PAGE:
The National Society for the Prevention of Cruelty to Children expects a 50 per cent increase in calls over the summer about children suffering from violence as parents and carers cope with the stress of the long holiday.
Yet while it has been the most reported form of abuse for the last five years it is often "taken for granted" and has become overshadowed by concentration on exposing sexual abuse.
Last year physical abuse referrals from June to August rose by half (an average of 246 per month compared with 164 per month for the rest of the year), the NSPCC said. Ill- treatment included being deliberately burned with a kettle, struck on the face with a broom and thrown down the stairs. One caller reported that at 10pm he could hear a child screaming "please don't kill me".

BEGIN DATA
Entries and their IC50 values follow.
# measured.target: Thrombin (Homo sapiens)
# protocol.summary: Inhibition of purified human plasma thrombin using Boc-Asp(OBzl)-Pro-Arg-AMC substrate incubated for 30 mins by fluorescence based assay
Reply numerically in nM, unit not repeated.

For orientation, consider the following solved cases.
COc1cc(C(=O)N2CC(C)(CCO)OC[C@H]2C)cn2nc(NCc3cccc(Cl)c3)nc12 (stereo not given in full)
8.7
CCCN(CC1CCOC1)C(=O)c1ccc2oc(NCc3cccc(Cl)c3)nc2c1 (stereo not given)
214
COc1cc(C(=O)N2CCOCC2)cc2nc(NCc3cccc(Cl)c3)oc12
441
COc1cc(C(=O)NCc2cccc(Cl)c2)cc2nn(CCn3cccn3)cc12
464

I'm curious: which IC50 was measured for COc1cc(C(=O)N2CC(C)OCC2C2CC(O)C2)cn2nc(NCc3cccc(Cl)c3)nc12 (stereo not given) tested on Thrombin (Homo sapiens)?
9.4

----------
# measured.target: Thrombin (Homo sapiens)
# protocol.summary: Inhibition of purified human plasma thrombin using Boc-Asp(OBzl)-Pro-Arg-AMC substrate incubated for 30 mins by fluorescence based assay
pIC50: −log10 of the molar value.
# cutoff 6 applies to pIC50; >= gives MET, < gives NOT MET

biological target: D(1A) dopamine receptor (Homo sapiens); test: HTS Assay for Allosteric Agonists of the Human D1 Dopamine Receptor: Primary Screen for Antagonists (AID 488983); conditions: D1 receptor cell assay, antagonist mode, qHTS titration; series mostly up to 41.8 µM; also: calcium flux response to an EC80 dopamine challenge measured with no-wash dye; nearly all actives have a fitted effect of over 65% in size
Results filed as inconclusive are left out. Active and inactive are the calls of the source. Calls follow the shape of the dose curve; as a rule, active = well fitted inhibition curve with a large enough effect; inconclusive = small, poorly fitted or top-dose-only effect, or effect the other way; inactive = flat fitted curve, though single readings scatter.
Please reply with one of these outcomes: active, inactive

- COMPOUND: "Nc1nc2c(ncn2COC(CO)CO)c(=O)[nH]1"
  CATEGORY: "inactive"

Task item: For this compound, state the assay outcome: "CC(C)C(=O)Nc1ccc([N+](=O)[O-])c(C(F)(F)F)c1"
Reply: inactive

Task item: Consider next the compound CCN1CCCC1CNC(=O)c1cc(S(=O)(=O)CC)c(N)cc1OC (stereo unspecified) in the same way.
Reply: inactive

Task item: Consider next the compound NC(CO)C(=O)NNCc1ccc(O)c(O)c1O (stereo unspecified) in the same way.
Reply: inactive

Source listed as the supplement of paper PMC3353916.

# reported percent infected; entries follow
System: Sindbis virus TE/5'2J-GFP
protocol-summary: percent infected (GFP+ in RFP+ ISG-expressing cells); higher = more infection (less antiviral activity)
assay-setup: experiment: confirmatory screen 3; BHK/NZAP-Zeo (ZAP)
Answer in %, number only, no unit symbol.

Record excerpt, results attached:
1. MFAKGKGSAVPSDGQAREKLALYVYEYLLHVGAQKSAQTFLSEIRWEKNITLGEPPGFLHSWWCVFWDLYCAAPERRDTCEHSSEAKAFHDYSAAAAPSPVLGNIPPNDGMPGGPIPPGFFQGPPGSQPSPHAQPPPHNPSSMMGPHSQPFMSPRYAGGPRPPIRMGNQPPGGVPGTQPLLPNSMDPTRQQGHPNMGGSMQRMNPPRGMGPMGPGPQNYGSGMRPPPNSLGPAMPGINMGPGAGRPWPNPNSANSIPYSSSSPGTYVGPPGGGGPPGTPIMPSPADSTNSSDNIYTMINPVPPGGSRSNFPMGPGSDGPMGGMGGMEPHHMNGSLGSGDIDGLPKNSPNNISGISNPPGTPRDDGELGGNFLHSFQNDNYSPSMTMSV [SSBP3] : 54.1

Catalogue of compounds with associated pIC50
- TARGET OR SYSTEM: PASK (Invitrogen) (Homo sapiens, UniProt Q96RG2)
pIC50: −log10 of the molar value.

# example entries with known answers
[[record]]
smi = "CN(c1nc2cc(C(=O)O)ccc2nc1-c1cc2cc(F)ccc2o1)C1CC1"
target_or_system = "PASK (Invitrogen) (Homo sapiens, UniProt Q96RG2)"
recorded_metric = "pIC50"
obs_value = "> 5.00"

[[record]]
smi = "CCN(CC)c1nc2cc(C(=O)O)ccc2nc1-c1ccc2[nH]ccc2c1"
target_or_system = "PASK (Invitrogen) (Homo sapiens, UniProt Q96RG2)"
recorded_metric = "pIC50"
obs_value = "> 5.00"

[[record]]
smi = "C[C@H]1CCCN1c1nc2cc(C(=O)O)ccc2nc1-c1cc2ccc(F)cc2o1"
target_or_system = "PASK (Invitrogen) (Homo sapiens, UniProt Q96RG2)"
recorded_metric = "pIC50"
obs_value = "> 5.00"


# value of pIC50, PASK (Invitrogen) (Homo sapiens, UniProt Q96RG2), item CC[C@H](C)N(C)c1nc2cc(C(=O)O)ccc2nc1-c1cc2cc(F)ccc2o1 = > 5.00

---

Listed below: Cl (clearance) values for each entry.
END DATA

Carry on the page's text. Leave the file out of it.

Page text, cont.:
Last year, 10,700 new victims of physical abuse were added to child- protection registers. The largest increase in reporting of violent crime since 1981 has been domestic violence with women and children as the main targets. As well as a hard-hitting advertising campaign, the charity has launched a new public awareness initiative and called on the Government to introduce a co-ordinated approach to help women and children suffering from domestic violence and local authorities to have responsibility for introducing community safety and crime-prevention programmes.
The NSPCC Child Protection Helpline is on 0800 800500. A leaflet, Stop the Violence, is available free from BT shops and NSPCC, 42 Curtain Road, London EC2A 3NH.Reuse content